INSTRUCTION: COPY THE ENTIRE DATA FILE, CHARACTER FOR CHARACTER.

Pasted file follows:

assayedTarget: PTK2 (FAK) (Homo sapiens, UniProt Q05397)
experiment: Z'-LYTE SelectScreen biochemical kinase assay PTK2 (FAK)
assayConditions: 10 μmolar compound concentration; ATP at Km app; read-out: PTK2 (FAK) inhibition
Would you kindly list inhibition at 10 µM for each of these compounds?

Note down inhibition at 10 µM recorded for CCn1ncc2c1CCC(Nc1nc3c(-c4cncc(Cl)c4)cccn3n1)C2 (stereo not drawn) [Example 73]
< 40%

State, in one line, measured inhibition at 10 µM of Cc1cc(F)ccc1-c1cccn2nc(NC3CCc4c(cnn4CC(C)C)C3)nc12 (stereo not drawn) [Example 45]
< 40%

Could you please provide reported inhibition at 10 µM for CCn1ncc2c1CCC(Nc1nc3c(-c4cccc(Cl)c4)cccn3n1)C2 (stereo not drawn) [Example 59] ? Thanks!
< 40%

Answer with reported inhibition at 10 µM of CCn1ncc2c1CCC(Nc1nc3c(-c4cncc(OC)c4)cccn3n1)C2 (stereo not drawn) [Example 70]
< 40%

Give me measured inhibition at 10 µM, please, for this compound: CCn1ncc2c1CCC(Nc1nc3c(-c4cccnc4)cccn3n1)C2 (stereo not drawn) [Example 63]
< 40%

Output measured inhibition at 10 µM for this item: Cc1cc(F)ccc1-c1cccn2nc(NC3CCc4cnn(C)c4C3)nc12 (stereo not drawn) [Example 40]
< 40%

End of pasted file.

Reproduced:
assayedTarget: PTK2 (FAK) (Homo sapiens, UniProt Q05397)
experiment: Z'-LYTE SelectScreen biochemical kinase assay PTK2 (FAK)
assayConditions: 10 μmolar compound concentration; ATP at Km app; read-out: PTK2 (FAK) inhibition
Would you kindly list inhibition at 10 µM for each of these compounds?

Note down inhibition at 10 µM recorded for CCn1ncc2c1CCC(Nc1nc3c(-c4cncc(Cl)c4)cccn3n1)C2 (stereo not drawn) [Example 73]
< 40%

State, in one line, measured inhibition at 10 µM of Cc1cc(F)ccc1-c1cccn2nc(NC3CCc4c(cnn4CC(C)C)C3)nc12 (stereo not drawn) [Example 45]
< 40%

Could you please provide reported inhibition at 10 µM for CCn1ncc2c1CCC(Nc1nc3c(-c4cccc(Cl)c4)cccn3n1)C2 (stereo not drawn) [Example 59] ? Thanks!
< 40%

Answer with reported inhibition at 10 µM of CCn1ncc2c1CCC(Nc1nc3c(-c4cncc(OC)c4)cccn3n1)C2 (stereo not drawn) [Example 70]
< 40%

Give me measured inhibition at 10 µM, please, for this compound: CCn1ncc2c1CCC(Nc1nc3c(-c4cccnc4)cccn3n1)C2 (stereo not drawn) [Example 63]
< 40%

Output measured inhibition at 10 µM for this item: Cc1cc(F)ccc1-c1cccn2nc(NC3CCc4cnn(C)c4C3)nc12 (stereo not drawn) [Example 40]
< 40%